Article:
Keep your expenses below your income and make room for debt repayment and savings.
Budgets cut out unnecessary spending since spending is more natural than saving. Never get your budget off track once you are out of debt. Direct any extra money to your short and long-term goals.
Have long-term goal savings
Retirement is one of those long-term savings goals you should not relax about. Besides contributing to your employer-sponsored programs, set up your own IRA. Max out your contributions by adding an incremental 1% per month each quarter so that you can soon achieve contribution limits.
Have an emergency fund
A good emergency fund should have at least 3-6 months worth of your essential day-to-day expenses. Over 61% of Americans do not have a proper emergency fund, leaving them susceptible to debt when that rainy day dawns. This fund will buffer your financial plan against emergencies and keep you from drowning in debt when the unexpected happens.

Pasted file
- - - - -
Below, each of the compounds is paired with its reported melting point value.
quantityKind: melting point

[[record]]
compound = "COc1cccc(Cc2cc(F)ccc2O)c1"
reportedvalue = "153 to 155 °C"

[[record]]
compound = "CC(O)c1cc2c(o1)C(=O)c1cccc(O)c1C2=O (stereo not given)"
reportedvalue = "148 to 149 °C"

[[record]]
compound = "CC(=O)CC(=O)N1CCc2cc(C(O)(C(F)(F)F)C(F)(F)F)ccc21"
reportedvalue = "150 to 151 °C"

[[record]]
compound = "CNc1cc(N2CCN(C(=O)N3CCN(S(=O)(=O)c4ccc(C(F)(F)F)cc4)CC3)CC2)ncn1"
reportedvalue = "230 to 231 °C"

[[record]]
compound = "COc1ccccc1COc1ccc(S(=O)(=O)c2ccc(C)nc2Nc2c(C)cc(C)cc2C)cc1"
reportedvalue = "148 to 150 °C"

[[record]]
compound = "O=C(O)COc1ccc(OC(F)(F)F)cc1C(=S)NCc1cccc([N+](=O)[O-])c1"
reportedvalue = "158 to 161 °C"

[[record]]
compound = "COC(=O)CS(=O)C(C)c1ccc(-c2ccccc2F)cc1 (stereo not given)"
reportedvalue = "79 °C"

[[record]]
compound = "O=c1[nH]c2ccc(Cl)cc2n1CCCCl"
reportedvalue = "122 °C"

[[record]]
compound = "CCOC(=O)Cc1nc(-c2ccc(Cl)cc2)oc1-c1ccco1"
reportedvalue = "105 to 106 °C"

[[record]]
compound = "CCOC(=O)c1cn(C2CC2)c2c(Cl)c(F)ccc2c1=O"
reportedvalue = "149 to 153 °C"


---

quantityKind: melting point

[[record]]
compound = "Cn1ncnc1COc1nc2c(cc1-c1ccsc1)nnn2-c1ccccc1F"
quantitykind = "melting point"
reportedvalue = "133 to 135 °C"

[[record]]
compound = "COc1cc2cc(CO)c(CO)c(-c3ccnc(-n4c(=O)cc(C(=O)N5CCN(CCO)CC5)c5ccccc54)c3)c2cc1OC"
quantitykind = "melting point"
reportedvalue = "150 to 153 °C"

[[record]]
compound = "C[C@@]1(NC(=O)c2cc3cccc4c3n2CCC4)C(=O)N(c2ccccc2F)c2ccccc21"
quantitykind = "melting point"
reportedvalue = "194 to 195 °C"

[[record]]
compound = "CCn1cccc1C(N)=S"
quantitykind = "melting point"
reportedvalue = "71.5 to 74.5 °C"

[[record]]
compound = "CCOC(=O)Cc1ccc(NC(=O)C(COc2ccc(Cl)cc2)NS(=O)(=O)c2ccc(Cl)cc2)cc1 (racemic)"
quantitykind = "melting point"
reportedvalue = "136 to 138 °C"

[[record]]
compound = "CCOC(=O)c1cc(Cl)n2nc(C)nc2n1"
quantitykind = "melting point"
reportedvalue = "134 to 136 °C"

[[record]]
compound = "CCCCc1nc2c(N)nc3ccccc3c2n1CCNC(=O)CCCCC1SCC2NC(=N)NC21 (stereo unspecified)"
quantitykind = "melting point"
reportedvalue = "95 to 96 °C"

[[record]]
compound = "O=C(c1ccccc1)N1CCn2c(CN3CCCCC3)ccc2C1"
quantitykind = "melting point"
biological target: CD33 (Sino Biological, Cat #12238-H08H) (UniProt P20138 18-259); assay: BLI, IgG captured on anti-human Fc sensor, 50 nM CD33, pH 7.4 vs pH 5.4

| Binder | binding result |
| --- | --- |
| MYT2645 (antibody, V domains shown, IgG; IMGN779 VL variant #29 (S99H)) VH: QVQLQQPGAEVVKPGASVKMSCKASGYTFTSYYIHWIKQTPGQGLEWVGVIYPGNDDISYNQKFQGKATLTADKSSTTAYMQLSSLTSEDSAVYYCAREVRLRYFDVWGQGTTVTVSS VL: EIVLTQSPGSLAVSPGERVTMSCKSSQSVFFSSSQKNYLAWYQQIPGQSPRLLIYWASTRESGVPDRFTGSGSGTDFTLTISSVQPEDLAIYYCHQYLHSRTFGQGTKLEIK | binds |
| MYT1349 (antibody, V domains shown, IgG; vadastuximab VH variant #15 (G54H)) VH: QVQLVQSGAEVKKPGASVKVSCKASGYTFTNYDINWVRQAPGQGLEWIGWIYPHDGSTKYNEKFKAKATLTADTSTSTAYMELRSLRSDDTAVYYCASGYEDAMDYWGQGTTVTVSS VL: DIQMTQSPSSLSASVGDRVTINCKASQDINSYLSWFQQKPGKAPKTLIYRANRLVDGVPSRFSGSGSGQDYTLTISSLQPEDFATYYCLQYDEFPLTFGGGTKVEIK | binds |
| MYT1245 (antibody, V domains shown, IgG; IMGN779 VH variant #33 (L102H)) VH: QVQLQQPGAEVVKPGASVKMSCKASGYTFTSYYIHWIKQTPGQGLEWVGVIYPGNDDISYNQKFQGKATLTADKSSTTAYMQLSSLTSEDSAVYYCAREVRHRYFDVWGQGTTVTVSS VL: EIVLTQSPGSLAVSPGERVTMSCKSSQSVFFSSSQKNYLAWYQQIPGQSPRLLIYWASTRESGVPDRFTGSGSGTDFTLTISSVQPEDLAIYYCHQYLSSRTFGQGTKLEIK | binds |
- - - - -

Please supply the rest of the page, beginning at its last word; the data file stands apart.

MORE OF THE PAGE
To help you maintain an emergency fund, set an automatic transfer of your emergency funds from checking to savings and rest with the peace of mind that comes with financial security.
Share your goals with a person who is on the same journey as you are. A person who has overcome the financial challenges you are in could offer great support and encouragement, too. They will give you a pat on the back when you keep to your plan and motivate you when you want to cave in and buy more shoes.
Clean up your credit report and up your score